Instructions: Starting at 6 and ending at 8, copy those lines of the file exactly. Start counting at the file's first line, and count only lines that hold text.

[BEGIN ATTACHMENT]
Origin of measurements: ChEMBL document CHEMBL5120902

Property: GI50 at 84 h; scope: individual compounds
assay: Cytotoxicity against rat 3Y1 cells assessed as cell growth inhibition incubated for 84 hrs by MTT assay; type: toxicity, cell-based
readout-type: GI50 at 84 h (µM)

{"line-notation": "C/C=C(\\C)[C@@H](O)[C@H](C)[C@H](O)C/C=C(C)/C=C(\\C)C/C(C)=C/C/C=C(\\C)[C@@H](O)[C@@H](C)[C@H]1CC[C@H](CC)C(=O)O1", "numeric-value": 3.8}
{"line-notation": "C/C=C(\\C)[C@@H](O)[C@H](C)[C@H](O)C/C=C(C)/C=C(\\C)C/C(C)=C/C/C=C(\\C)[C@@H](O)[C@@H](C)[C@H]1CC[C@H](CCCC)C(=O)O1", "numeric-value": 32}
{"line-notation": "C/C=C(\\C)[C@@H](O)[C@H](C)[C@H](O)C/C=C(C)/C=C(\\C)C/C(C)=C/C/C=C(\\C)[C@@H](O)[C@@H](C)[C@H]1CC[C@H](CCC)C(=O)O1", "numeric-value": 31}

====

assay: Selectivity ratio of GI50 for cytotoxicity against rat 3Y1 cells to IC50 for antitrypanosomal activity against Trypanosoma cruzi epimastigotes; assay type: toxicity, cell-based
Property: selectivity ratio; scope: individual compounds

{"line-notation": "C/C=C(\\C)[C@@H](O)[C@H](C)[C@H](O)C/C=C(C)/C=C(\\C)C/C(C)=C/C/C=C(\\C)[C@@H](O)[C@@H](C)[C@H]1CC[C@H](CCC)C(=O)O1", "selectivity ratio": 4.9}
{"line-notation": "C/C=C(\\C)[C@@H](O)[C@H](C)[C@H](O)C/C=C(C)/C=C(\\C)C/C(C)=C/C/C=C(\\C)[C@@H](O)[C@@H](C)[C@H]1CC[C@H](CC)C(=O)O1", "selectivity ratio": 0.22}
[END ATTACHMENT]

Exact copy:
{"line-notation": "C/C=C(\\C)[C@@H](O)[C@H](C)[C@H](O)C/C=C(C)/C=C(\\C)C/C(C)=C/C/C=C(\\C)[C@@H](O)[C@@H](C)[C@H]1CC[C@H](CCCC)C(=O)O1", "numeric-value": 32}
{"line-notation": "C/C=C(\\C)[C@@H](O)[C@H](C)[C@H](O)C/C=C(C)/C=C(\\C)C/C(C)=C/C/C=C(\\C)[C@@H](O)[C@@H](C)[C@H]1CC[C@H](CCC)C(=O)O1", "numeric-value": 31}

====